The Ethics of Urine Testing

While there is often debate surround the ethics of AOD testing, CMM Technology welcomes open discussion, viewing it as an opportunity to refine and define current practices and enter into accurate dialogue. This in turn leads to objective appraisal of drug and alcohol testing, and allows us to weigh up health and safety issues against oft-cited civil liberties and privacy issues and the accusation of potential for violations.

In “Drug Use and Monitoring in Australia (DUMA)[1] Toni Makkai cites criticism in recent years that urinalysis testing is “dehumanizing, an infringement of civil rights, and may also undermine trust.”[2]

But is this really the case?

And how is it justifiable for the inappropriate actions of one individual and their subsequent privacy rights to be placed ahead of the rights of all?  In essence, this is a jurisprudential and ethical issue that requires consideration and rectification.

The modern industrial and workplace climate is one of complexity, streamlining, heavy workloads and individual and team pressure and performance. And more than ever, industry and business is required to adhere to adequate legislative and statutory guidelines that encompass adequate duty of care and the ongoing occupational health and safety of the workplace. Even in areas where legislation does not exist in relation to drug and alcohol testing, the onus is still firmly on industry and business to deliver quality safety and security measures for its workplace community.

In 2006, Griffith University’s Professor Tim Prenzler’s presented new research focusing on the views of Senior Police in relation to urine and other drug testing. And, “while drug and alcohol testing programs had been used in a number of jurisdictions as a means of revealing and deterring police corruption, tests were being criticised as unethical, especially in terms of entrapment”.[3] However, as is outlined in the study, new evidence and statistical research in fact showed “drug and alcohol testing received very strong support. Overall, the results showed willingness on the part of police leaders to embrace radical measures to combat corruption…and drug usage.”[4] Therefore, when a thorough study was performed and presented – one that moved beyond the day to day hearsay of office and workplace commentary – use of urine testing as an ethically viable means of detection received profound and consistent support from police employees and management.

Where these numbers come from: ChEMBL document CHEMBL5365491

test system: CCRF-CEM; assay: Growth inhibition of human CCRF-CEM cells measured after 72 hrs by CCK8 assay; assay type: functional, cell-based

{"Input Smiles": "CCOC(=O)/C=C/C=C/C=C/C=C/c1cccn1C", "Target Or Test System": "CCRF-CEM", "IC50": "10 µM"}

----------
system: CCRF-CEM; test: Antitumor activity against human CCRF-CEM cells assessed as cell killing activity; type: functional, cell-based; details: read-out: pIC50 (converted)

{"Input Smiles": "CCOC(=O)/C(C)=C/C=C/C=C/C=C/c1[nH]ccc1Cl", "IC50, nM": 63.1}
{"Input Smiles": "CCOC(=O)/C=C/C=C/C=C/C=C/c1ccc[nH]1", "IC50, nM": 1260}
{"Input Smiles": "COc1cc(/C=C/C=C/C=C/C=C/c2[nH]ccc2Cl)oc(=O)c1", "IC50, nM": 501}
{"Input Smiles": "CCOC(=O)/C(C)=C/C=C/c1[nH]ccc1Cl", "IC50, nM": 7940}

Perhaps, as Prenzler’s study indicates, when push really comes to shove, we recognise the need to support and safeguard best practice procedures for the benefit of all.

CMM Technology offers groundbreaking urinalysis procedures and products for your business concern. These include adulterant testing kits as well as the revolutionary Medix Integrated Pro-Split Cup and Chain of Custody forms and Full Starter Kits. Contact CMM Technology for the best in testing products and procedures on 618-9204-2500.


[1] Makkai, Toni.  Drug Use Monitoring in Australia (DUMA): Drug Detection Testing. Australian Institue of Criminology.II. (Series:Research and Public Policy Series; no 25.)

[2] Bigger, P. Urinalysis: Issues and Applications, Federal Probation pp.23-37

[3] Prenzler, Professor T. (2006) Senior Police Managers? Views on Integrity Testing, and Drug and Alcohol Testing. Policing: An International Journal of Police Strategies and Management, 29(3): 394-407

[4] Ibid.

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